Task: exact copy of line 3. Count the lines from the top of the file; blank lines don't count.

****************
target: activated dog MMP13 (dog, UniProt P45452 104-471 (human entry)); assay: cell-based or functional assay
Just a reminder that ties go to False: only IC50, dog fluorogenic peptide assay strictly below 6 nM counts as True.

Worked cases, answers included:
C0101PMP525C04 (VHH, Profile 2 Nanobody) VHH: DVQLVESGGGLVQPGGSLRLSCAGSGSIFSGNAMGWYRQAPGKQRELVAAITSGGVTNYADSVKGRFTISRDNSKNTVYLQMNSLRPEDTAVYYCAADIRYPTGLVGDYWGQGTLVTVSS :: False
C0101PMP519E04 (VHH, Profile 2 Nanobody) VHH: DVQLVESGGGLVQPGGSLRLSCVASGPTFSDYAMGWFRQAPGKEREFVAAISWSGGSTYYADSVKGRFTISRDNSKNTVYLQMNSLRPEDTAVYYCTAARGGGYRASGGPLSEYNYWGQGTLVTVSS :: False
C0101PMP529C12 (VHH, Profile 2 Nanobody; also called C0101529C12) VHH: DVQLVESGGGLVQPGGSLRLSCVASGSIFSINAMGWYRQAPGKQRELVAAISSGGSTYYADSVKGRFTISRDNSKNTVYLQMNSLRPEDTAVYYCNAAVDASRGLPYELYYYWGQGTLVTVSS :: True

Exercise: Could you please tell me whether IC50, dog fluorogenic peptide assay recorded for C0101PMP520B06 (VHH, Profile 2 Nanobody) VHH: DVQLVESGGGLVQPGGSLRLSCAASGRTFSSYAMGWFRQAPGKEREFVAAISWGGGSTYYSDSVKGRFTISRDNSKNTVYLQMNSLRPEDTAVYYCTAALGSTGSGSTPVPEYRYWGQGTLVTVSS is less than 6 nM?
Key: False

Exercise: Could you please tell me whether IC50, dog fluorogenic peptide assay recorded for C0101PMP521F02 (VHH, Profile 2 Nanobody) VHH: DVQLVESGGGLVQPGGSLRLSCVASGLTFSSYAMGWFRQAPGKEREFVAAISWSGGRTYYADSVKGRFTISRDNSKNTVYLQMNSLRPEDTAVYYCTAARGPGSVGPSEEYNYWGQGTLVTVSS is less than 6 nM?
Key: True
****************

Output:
Worked cases, answers included: